FRANKFURTER ALLGEMEINE ZEITUNG
A German trauma therapist journeys to Greece. What he sees there surpasses his worst fears. Greek society is crumbling under the pressure of the crisis. Excerpts.
Trauma is Georg Pieper’s business. Whenever a disaster hits Germany, the traumatologist is on the spot. Following the attacks in Oslo and Utøya, Pieper travelled to Norway and supervised his colleagues there. He knows what it means to look closely study and measure the scale of a disaster.
In October Pieper, spent a few days in Athens, where he gave continuing education courses for psychologists, psychiatrists and doctors on trauma therapy. Although he had prepared himself for some shocks, the reality was even worse than he had gloomily expected.
For Germans who watch the news, the crisis is very remote. It encroaches on us first and foremost in hearing terms like “rescue fund” or “billion-euro holes”. Instead of understanding the global context, we see Angela Merkel in Berlin, Brussels or somewhere else, stepping out of dark limousines with a grave expression on her face.
We don’t learn the whole truth, not about Greece, or Germany, or about Europe. Pieper calls what is happening right before our very eyes a “massive displacement effort.” The defence mechanism of politicians in particular functions superbly.
Begging and scavanging
In October 2012 he saw a Greece where heavily pregnant women were rushing around, going from from hospital to hospital begging, but because they had neither health insurance nor enough money, nobody wanted to help them bring their child into the world. In a suburb of Athens, people who were until recently middle class, were gathering fruit and vegetable scraps from the street.
An old man said that he could no longer afford the medication for his heart condition. His pension had been slashed by half. He had worked for more than forty years, and he thought he had done everything right. Now he no longer understands the world.
People who go to a hospital must bring their own bedding, and even their food. Since the cleaning staff was fired, doctors and nurses, who have not been paid for months, have been cleaning the wards. There aren’t enough disposable gloves and catheters, and the EU is warning of the danger of the spread of infectious diseases.
Whole blocks of flats have in the meantime had their oil supplies cut off for lack of money. In spring a 77 year old man shot himself in front of the Parliament in Athens. Shortly before his act, he is said to have cried out: “This is how I leave my children with no debts.” In the past three years the suicide rate in Greece has doubled.
Whirlwind of helplessness
A trauma is an event that shakes the world of the individual to its foundations. The experience is so overwhelming that it pulls the victim into a whirlwind of absolute helplessness. Only a cynic speaking about Greece talks about its “social decline”. What we are living through now is a collective trauma.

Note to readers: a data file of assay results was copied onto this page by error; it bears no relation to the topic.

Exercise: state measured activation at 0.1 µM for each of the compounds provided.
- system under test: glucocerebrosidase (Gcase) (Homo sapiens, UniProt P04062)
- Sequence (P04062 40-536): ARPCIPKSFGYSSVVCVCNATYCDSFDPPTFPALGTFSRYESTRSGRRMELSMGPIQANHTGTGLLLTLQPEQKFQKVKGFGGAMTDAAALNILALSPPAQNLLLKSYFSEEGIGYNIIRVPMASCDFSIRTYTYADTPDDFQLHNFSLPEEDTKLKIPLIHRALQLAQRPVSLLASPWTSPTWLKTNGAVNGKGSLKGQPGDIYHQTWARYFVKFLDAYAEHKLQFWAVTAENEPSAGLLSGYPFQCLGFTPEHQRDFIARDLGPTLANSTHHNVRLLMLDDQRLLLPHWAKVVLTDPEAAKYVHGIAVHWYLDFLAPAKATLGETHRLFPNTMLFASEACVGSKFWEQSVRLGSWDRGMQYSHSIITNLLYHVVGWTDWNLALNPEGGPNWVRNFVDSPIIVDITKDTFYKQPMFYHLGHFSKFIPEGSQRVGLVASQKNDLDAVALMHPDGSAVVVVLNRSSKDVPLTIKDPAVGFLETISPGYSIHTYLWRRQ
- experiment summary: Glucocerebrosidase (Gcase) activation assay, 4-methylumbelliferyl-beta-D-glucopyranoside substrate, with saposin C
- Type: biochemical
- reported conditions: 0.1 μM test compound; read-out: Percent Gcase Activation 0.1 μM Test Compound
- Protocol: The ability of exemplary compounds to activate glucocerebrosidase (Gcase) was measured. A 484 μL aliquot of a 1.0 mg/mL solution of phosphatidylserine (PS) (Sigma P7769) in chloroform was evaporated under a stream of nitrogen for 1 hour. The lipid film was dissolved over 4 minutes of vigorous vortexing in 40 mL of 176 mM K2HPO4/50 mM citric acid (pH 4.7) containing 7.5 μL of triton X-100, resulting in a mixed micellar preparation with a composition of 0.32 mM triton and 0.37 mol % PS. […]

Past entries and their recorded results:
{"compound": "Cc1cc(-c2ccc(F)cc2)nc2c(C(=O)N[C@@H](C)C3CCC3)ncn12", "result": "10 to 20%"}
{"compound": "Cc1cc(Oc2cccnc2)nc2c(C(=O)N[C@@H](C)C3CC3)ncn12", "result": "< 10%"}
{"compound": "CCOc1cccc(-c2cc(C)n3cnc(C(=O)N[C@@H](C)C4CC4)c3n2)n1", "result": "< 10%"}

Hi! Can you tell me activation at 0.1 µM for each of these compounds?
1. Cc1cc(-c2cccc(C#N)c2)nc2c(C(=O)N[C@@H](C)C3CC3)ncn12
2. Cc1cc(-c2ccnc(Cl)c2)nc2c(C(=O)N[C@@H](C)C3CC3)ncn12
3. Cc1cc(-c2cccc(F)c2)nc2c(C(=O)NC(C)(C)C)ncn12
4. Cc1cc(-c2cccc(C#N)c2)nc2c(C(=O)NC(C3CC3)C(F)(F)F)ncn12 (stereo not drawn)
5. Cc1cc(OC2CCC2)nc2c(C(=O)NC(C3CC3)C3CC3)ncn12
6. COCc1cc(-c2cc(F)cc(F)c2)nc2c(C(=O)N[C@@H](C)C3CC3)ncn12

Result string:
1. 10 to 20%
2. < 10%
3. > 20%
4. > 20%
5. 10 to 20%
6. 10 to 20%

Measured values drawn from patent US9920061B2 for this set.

“The Greek men have been particularly hard hit by the crisis,” says Pieper. Much more than women do, men derive their identity from their work – in other words, their value to the labour market. But the value to the market of the vast majority of them keeps falling. That’s also an attack on their masculinity. Mental illnesses such as depression are spreading in an epidemic across Greece. No one will be surprised that three quarters of all suicides are men.
One doesn’t have to be either a pessimist or an expert to grasp what that means for the social relationships among people and for the bonds holding Greek society together.
The anger at a corrupt and perverted domestic system and at the international political system that spends the tranches of aid money to bail out the banks, but not to save people, is terrible. And it is growing. The men bring this anger home to their families, and their sons take it out to the street. The number of violent gangs that attack minorities is increasing.
That was why in November the United States issued a travel warning for Greece, advising that people with dark skin were particularly vulnerable. That, says Pieper, shocked him – that such a warning should be issued for a country like Greece, which sees itself as a hospitable land.
Even the most devastating blow need not bring an individual to his knees, says Pieper, because each of us has a tremendous will to survive. So much for the good news. The bad news is that a social safety net needs a functioning society. What power such a society can have was shown by Utøya. All of Norway stood behind the victims of the massacre, as if someone had rung out a bell of solidarity across the country.
In Greece the functioning society has been undermined for so long that it has finally collapsed: the crisis has wiped out the welfare state. “In such dramatic situations,” says Pieper, “man turns into a kind of predator.” Sheer necessity drives him into casting off his reasonableness, and selfishness displaces solidarity.
A few days ago Transparency International published its Corruption Index. Greece holds bottom ranking in the EU, rubbing elbows with Colombia and Djibouti. News like that is pure poison.
Georg Pieper says, “I wonder how much longer this society can hold out before it explodes.” Greece is on the brink of civil war. That affects us all.